Crude Settles Lower for First Time Since Feb. 12

Crude-oil futures settled lower for the first time since Feb. 12, after a build in U.S. crude and gasoline inventories pulled oil back from $100 a barrel.

Light, sweet crude for April delivery settled $1.47, or 1.5%, lower at $98.23 a barrel, in the contract's first day as the front month on the New York Mercantile Exchange. March futures had settled at $100.74, a record, in the contract's final day of trading. April Brent crude on the ICE futures exchange closed $2.19, or 2.2%, lower at $96.23 a barrel.

Crude oil reached as high as $100.33 in electronic trading overnight, but failed to enter triple digits once pit trading commenced. After hitting $99.94 shortly after 12 p.m. EST, the contract quickly plunged below $97, before recovering in the final hour of trading.

"I think this is the end of this push," said Mark Waggoner, president of Excel Futures in Huntington Beach, Calif. Waggoner believes that crude will fall back to a range of $92.60 to $94, as a staging ground for another rally.

The market at first appeared to shrug off U.S. Energy Information Administration data showing a 4.2-million-barrel rise in oil inventories last week. The gains topped analyst expectations, and marked the sixth straight week of increases.

Traders instead focused on potential supply threats that have fueled the rally over the last week, including unrest in Nigeria, the legal battle between Venezuela and Exxon Mobil Corp. (XOM) and a Texas refinery explosion. Recent interest rate cuts by the Federal Reserve also offered hope that a downturn in the U.S. economy would be less severe than expected.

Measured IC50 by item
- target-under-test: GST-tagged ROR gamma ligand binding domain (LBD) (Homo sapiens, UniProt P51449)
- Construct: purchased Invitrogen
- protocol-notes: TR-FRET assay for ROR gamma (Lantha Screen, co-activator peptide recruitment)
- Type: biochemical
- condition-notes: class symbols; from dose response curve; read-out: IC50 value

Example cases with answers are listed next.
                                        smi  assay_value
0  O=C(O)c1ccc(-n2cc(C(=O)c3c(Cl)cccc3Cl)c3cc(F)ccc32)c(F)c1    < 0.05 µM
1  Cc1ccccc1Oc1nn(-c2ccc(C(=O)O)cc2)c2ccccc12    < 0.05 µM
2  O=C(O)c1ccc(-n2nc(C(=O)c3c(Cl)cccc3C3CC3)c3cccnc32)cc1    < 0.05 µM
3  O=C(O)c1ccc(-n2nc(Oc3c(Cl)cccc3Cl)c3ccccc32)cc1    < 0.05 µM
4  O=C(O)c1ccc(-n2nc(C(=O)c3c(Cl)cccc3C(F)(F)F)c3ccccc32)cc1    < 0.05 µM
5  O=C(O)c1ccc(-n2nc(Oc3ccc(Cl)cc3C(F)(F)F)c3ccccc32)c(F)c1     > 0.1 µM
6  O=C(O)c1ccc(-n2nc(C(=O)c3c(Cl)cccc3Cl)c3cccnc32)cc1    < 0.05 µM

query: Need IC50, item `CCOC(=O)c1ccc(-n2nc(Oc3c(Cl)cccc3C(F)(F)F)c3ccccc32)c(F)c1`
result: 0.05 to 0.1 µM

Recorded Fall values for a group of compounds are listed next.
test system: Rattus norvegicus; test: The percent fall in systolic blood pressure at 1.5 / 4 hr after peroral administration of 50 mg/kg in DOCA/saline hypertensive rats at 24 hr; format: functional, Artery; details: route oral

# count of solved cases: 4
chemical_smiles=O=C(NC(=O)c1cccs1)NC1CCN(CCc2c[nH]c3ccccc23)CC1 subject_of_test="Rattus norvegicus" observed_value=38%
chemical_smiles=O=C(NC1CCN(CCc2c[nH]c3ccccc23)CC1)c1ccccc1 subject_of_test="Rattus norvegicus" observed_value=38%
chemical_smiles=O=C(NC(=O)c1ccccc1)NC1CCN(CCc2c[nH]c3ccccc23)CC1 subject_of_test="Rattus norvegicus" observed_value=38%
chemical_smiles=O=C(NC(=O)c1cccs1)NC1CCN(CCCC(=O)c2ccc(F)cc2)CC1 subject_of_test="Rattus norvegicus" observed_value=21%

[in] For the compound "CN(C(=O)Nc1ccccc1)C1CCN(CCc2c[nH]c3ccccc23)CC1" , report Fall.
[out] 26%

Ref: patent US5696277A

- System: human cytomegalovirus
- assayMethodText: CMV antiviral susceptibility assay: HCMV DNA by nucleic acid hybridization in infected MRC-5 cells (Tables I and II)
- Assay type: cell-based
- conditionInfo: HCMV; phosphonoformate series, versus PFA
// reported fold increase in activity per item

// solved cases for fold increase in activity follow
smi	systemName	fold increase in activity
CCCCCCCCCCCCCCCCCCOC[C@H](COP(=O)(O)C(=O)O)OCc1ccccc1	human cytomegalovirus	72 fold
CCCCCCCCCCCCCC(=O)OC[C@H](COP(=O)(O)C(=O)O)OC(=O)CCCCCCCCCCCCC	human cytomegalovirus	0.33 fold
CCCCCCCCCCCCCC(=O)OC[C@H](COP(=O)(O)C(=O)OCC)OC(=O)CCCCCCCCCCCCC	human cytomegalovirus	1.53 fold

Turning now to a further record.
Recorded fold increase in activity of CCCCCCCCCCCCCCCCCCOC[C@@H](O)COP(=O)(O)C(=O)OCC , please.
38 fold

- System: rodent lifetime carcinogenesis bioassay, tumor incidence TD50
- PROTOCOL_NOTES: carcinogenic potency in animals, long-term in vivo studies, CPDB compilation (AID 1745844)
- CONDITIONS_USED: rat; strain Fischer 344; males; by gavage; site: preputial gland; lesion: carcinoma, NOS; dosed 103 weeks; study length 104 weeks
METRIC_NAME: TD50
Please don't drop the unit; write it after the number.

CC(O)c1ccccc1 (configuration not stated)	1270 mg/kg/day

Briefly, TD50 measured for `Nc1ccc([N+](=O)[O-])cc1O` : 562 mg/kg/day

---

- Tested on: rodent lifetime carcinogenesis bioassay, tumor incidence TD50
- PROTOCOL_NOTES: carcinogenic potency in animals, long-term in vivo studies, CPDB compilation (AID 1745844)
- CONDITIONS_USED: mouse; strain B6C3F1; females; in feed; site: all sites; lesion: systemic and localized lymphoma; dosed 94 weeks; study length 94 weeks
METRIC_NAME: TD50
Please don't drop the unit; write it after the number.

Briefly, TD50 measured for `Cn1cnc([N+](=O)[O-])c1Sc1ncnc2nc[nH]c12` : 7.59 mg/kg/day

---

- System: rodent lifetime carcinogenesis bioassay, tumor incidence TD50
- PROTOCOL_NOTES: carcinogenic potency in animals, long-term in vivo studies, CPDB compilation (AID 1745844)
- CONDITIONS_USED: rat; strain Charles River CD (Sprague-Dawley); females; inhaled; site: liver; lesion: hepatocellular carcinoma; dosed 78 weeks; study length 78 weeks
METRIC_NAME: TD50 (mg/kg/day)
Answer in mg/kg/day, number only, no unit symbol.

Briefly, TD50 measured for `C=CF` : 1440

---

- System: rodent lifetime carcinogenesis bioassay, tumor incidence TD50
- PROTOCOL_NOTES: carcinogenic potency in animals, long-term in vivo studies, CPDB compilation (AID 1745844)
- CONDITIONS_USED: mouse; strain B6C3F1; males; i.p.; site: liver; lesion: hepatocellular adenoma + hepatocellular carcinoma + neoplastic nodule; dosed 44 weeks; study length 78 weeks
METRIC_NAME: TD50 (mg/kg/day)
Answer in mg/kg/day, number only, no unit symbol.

"From a fundamentals standpoint, (Venezuela) really won't have that big of an impact, but it makes the market nervous," said Rick Mueller, director of the oil practice at Energy Security Analysis Inc. in Wakefield, Mass. "It's hard to justify."

Eventually the swelling oil stocks, along with a record 15th-straight increase in gasoline inventories, turned crude around just short of $100.

Reformulated gasoline blendstock, or RBOB, futures--the Nymex benchmark gasoline contract - saw greater losses than crude or heating oil futures.

Although distillates, which include heating oil and diesel, saw a larger-than-expected draw in the EIA data, their importance is waning. Gasoline, which sees peak demand during the summer, is likely to play an increasingly important role in determining prices. Inventories last week hit their highest level seen since February 1994.

"Gasoline may be the Achilles heel in this entire complex," said Phil Flynn, an analyst with Alaron Trading Corp. in Chicago. "That's where we're seeing demand destruction ... and supplies are high right now."

Front-month March reformulated gasoline blendstock, or RBOB, closed 6.32 cents, or 2.4%, lower at $2.5220 a gallon. March heating oil settled down 1.65 cents, or 0.6%, to $2.7381 a gallon.

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